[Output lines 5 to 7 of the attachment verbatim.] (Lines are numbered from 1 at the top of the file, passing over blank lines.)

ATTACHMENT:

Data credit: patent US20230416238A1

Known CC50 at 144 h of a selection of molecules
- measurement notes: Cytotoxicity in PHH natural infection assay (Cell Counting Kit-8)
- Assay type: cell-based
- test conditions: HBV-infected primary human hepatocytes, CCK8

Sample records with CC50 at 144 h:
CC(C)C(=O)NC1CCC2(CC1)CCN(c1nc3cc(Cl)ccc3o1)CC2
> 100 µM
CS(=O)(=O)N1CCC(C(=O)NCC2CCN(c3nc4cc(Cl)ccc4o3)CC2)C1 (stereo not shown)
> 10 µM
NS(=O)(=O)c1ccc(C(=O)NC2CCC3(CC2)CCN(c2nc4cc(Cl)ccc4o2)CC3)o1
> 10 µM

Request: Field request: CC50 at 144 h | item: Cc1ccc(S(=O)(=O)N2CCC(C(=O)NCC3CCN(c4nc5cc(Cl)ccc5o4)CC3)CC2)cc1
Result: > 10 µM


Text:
- test conditions: HBV-infected primary human hepatocytes, CCK8

Sample records with CC50 at 144 h:
CC(C)C(=O)NC1CCC2(CC1)CCN(c1nc3cc(Cl)ccc3o1)CC2